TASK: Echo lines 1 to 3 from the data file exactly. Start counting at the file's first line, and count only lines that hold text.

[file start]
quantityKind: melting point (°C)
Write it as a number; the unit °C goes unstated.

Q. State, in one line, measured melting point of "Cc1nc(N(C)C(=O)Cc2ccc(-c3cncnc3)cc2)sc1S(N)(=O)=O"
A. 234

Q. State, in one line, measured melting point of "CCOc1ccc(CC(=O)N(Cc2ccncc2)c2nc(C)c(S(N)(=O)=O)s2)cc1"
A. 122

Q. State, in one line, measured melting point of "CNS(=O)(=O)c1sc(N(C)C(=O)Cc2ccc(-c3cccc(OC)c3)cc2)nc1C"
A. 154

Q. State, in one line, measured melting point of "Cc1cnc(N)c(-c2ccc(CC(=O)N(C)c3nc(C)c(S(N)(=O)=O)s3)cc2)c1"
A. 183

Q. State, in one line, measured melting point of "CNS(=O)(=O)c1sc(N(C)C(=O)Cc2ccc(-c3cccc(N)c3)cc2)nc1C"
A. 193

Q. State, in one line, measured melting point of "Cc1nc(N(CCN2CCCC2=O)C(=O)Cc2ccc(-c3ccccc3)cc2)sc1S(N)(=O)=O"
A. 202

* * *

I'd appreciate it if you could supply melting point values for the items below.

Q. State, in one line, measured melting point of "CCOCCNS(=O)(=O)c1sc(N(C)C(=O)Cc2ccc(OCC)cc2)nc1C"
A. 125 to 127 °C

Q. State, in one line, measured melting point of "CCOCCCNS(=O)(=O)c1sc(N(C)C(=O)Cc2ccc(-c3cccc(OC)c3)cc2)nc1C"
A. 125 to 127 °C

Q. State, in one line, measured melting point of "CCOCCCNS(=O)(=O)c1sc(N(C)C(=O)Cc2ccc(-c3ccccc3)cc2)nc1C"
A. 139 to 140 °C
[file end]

quantityKind: melting point (°C)
Write it as a number; the unit °C goes unstated.

Q. State, in one line, measured melting point of "Cc1nc(N(C)C(=O)Cc2ccc(-c3cncnc3)cc2)sc1S(N)(=O)=O"